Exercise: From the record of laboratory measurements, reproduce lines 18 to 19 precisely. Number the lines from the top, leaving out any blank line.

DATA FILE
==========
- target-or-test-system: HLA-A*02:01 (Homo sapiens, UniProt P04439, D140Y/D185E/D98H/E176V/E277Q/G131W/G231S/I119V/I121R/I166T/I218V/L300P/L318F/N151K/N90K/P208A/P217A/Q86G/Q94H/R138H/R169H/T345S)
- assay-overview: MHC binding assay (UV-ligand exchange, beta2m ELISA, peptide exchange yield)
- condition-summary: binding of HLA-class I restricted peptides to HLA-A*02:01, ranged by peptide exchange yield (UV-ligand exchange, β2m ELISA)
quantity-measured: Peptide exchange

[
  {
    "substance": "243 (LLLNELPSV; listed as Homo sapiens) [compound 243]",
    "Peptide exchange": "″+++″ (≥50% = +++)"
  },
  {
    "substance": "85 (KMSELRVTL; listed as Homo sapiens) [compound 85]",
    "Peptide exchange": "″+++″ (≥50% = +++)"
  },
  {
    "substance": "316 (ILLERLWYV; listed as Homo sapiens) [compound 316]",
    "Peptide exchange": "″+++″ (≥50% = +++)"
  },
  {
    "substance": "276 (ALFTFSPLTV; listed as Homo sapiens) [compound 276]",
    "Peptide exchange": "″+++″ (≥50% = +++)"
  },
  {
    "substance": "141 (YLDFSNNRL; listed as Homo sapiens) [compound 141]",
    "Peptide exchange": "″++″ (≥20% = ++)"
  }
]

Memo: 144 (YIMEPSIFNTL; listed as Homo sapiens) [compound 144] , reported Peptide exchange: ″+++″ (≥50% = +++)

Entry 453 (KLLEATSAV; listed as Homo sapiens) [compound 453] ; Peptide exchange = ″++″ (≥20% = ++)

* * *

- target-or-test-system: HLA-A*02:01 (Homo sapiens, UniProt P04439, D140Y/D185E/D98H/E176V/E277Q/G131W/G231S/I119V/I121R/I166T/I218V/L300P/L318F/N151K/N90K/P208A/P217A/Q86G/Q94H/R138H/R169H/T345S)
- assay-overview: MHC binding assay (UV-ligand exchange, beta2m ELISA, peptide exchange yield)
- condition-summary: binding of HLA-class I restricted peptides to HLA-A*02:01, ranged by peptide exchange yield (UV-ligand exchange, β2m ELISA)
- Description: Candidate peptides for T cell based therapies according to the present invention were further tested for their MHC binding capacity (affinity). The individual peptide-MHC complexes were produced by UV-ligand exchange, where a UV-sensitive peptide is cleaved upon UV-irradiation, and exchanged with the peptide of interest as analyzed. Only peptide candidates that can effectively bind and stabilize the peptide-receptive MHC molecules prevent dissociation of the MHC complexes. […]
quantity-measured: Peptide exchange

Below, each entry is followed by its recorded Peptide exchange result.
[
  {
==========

  {
    "substance": "276 (ALFTFSPLTV; listed as Homo sapiens) [compound 276]",